Tomlinson and Miliband clash over reforms

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The Independent Online

The schools reformer Mike Tomlinson and a minister clashed over the future of GCSEs and A-levels yesterday, casting doubt on whether the Government would accept the radical plans for the exams.

The schools reformer Mike Tomlinson and a minister clashed over the future of GCSEs and A-levels yesterday, casting doubt on whether the Government would accept the radical plans for the exams.

Mr Tomlinson recommended this week that the GCSE and A-level systems be replaced by diplomas with four different levels over the next 10 years.

But yesterday David Miliband, the Schools minister, insisted that the terms GCSE and A-level must be kept in any reform of education for 14 to 19-year-olds.

He also cast doubt on the diploma, saying that its introduction was a separate issue to improving the quality of secondary education.

Speaking at a higher education conference in London on Mr Tomlinson's proposals, Mr Miliband indicated the Government was not wholehearted in its backing for the reforms. "The question of whether or not you have an overarching unified framework is separate to the one of whether you have clarity, status and quality of the different routes within the system," he said.

He maintained that the terms A-level and GCSE would remain despite Mr Tomlinson's insistence that their abolition was vital to implementation of the whole package.

His comments suggest that the Government plans to "cherry pick" ideas from the report while shying away from introducing the full package. The Conservatives are hoping to attract support at the next election by campaigning to save A-levels.

In his speech to the conference, Mr Tomlinson explained his vision for the future of GCSEs and A-levels, which he said would remain the building blocks of the new diploma.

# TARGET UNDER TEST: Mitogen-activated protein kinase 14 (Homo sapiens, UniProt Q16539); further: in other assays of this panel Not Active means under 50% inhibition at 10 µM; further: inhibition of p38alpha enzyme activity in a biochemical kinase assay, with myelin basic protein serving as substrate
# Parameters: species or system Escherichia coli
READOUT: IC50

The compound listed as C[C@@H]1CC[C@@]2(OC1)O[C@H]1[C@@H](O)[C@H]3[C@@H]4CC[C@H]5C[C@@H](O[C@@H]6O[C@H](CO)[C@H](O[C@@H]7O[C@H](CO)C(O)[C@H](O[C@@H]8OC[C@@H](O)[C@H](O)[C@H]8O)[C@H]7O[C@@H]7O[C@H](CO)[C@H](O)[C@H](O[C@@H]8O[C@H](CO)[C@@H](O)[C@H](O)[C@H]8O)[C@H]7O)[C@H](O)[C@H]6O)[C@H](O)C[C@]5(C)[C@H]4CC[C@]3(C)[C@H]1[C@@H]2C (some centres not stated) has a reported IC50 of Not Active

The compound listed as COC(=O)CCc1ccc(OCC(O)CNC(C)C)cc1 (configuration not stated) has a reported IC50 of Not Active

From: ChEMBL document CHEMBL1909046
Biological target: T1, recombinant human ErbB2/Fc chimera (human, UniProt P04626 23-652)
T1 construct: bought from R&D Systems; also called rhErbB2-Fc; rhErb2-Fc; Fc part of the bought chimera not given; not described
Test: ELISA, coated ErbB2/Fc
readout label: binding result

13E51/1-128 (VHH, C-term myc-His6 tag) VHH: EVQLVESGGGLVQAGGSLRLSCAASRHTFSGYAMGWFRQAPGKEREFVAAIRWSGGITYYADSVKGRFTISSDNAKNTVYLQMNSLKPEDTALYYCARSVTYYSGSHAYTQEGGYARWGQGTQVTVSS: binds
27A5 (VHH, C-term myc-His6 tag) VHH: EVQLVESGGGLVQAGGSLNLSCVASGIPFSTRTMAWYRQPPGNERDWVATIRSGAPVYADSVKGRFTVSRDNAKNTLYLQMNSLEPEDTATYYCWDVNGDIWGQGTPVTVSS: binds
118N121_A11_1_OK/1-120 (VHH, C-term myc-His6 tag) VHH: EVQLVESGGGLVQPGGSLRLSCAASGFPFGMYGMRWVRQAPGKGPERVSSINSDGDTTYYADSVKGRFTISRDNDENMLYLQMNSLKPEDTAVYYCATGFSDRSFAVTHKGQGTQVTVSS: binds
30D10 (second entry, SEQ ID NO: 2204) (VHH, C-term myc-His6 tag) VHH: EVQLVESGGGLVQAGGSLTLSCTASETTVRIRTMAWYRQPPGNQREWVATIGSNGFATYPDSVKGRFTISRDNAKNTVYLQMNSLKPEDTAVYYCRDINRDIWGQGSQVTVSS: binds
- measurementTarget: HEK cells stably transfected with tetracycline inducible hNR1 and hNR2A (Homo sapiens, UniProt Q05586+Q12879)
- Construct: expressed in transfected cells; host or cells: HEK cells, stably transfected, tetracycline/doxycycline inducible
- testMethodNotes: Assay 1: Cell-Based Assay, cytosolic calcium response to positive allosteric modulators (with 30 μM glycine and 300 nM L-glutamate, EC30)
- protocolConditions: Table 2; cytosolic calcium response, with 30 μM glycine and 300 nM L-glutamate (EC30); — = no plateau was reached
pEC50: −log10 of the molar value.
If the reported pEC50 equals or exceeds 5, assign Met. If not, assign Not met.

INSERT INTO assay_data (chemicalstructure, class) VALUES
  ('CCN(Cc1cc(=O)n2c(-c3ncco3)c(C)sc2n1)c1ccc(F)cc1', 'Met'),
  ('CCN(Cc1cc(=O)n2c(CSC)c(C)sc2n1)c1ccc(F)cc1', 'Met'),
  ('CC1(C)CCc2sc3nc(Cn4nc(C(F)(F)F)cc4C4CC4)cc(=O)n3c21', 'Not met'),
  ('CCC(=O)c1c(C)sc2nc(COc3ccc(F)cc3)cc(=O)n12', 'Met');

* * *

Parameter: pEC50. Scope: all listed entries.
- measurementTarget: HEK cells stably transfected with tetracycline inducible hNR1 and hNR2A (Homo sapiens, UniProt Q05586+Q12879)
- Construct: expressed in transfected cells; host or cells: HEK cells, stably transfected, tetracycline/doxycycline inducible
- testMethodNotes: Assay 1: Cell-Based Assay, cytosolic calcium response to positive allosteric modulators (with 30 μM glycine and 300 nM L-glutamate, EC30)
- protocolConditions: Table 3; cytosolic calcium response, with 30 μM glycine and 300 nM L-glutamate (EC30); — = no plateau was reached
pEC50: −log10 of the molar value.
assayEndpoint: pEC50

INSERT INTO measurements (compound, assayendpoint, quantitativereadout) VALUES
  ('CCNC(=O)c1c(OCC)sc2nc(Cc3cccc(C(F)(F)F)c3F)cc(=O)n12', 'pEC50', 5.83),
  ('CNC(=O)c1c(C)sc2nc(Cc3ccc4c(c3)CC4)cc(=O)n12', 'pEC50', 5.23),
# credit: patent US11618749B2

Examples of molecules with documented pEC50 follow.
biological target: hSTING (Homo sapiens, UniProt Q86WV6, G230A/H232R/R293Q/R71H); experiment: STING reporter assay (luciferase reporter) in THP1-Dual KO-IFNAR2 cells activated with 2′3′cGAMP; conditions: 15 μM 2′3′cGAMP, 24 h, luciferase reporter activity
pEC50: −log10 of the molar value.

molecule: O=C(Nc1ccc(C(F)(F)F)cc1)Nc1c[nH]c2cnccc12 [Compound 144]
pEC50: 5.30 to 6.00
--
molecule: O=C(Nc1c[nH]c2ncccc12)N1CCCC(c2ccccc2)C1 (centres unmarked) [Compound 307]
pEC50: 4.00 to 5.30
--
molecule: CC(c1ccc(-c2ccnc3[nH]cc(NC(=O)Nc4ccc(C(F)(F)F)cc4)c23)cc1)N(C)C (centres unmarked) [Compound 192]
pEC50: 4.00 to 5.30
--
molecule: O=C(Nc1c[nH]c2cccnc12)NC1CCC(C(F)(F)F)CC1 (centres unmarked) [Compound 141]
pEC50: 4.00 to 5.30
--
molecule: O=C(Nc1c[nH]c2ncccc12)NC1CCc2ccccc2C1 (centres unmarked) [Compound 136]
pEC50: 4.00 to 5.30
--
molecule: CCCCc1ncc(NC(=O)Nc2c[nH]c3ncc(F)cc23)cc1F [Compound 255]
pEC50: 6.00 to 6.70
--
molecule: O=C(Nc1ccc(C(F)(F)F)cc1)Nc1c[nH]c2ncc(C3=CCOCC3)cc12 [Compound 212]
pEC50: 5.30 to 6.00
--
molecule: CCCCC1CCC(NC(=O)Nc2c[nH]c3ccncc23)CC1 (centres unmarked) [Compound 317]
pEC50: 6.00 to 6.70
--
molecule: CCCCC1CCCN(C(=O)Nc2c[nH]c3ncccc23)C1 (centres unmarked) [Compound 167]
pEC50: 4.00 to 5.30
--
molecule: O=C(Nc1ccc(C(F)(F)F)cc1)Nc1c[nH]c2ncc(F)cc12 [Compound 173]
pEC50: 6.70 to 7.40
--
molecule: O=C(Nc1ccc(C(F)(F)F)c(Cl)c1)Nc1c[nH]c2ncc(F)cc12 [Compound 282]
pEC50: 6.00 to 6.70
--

In what would be the most radical overhaul of secondary education for 60 years, Mr Tomlinson's system would see fewer public exams, better vocational courses and more challenging work for the brightest students.

Mr Miliband's comments reflect a shift in the Government's position. Earlier this year Charles Clarke, the Secretary of State for Education, described his preliminary proposals as "the biggest reform of qualifications in any of our lifetimes".

The Government said this week that it would consider the proposals carefully and respond in detail with a White Paper early next year. But the Prime Minister appeared to pre-empt the process by insisting that GCSEs and A-levels would not be scrapped but would instead be "strengthened".

Yesterday Mr Miliband praised some of Mr Tomlinson's proposals, such as requiring all students to complete a 4,000-word project and recording a candidate's achievements on a transcript to be shown to employers and universities. However, he steered clear of the controversial topic of diplomas.

Speaking at the conference, Mr Miliband insisted that the names A-level and GCSE must appear on the transcript. "Mike says absolutely clearly that the A-level and the GCSE will be reported independently on the transcript, there for all to see," he said. "If you get an A in A-level English, that will be transparently there for anyone to see," he said. "It is obviously then for higher education and employers to decide what value they put on these things."

Mr Tomlinson, however, said the names GCSE and A-level would go. "You would not have the trademark term on the transcript. It would tell you the subject, it would tell you the level.

"It is not going to stop people referring to them in the way that they have done in the past. I think that it will be some time before those labels disappear in people's minds."

He said that people still referred to O-levels, which were replaced by GCSEs in the 1980s.

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